Verse > Anthologies > Elizabethan Sonnets > Chloris
  PREVIOUSNEXT  
CONTENTS · BOOK CONTENTS · BIBLIOGRAPHIC RECORD
Seccombe and Arber, comps.  Elizabethan Sonnets.  1904.
 
Chloris
Sonnet XXXIX. The stately lion and the furious bear
William Smith (fl. 1596)
 
THE STATELY lion and the furious bear,
The skill of man doth alter from their kind;
For where before they wild and savage were,
By Art, both tame and meek you shall them find.
  The elephant, although a mighty beast,        5
A man may rule according to his skill.
The lusty horse obeyeth our behest,
For with the curb, you may him guide at will.
  Although the flint most hard contains the fire,
By force we do his virtue soon obtain:        10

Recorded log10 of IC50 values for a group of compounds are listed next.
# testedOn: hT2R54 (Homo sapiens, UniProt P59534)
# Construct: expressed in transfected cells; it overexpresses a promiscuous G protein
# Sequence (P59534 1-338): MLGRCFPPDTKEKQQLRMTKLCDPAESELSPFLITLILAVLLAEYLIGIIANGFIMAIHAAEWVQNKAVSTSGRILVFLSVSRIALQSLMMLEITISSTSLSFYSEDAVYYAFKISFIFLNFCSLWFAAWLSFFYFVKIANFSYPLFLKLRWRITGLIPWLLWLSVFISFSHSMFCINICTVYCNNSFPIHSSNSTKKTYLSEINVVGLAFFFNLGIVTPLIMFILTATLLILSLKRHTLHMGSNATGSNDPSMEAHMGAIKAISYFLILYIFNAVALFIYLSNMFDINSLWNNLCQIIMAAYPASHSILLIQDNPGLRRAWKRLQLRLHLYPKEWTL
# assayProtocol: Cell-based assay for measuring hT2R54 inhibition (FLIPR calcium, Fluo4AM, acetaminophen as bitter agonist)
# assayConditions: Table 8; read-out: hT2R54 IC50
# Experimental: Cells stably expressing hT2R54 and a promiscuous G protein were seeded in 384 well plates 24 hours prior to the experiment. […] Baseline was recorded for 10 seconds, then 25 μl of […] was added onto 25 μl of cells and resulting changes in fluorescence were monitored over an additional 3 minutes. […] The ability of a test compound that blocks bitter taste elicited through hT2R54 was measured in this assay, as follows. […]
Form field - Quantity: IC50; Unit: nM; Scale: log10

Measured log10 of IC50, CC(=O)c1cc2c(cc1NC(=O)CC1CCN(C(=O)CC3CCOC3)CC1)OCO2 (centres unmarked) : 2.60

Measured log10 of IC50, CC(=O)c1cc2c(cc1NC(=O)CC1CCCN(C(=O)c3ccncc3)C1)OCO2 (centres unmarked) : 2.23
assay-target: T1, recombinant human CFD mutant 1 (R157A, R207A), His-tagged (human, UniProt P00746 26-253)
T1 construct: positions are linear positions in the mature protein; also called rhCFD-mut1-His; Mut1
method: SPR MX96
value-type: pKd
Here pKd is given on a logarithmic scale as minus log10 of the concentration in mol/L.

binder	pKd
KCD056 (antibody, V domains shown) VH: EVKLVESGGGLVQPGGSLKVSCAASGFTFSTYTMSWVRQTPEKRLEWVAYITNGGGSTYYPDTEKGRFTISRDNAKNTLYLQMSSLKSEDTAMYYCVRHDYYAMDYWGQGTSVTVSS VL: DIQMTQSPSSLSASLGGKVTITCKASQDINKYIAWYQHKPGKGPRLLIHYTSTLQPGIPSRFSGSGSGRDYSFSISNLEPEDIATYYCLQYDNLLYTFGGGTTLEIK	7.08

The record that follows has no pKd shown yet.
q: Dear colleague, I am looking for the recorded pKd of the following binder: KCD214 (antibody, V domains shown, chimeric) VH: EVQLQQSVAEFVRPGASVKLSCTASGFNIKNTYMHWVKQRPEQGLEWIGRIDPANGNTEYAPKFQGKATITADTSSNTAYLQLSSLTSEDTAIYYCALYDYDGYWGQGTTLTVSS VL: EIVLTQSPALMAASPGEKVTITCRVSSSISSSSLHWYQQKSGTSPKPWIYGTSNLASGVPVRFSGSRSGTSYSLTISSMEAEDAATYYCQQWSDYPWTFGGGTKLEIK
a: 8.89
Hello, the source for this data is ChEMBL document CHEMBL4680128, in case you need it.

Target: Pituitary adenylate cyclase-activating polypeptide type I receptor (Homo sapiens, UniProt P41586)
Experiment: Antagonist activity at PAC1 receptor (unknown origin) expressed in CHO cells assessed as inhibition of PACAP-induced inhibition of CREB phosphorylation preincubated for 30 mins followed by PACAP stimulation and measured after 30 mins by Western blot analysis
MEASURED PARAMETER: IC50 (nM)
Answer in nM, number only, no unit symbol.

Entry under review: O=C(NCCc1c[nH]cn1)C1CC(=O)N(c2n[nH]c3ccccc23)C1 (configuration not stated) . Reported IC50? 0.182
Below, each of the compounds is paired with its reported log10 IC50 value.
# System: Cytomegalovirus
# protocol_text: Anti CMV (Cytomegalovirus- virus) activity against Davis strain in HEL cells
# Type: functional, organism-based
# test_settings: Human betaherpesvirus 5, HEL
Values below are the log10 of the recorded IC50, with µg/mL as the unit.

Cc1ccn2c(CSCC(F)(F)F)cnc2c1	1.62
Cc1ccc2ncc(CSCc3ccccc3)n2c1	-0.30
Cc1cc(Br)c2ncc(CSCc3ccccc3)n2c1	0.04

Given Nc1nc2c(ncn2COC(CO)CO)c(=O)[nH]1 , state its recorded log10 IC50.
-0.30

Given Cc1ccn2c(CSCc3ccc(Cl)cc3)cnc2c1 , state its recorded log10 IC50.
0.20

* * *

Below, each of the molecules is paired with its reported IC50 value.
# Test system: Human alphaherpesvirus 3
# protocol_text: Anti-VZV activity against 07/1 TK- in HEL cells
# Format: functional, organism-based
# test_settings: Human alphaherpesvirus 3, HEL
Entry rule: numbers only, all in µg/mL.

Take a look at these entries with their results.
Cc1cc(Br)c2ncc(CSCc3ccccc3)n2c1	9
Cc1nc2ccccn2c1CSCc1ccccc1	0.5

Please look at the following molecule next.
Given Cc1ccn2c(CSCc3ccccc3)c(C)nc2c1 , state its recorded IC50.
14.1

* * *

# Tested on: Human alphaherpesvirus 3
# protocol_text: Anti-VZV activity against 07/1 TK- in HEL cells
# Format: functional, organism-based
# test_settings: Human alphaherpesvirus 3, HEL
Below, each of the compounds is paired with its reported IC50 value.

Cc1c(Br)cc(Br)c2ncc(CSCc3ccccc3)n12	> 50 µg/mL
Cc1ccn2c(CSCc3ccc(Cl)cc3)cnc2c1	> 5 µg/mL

For with a steel you shall have your desire.
Thus man may all things by industry gain.
  Only a woman, if she list not love;
  No art, nor force, can unto pity move.
 
 
CONTENTS · BOOK CONTENTS · BIBLIOGRAPHIC RECORD
  PREVIOUSNEXT  
 
Loading
Click here to shop the Bartleby Bookstore.

Shakespeare · Bible · Strunk · Anatomy · Nonfiction · Quotations · Reference · Fiction · Poetry
© 1993–2014 Bartleby.com · [Top 150] · Subjects · Titles · Authors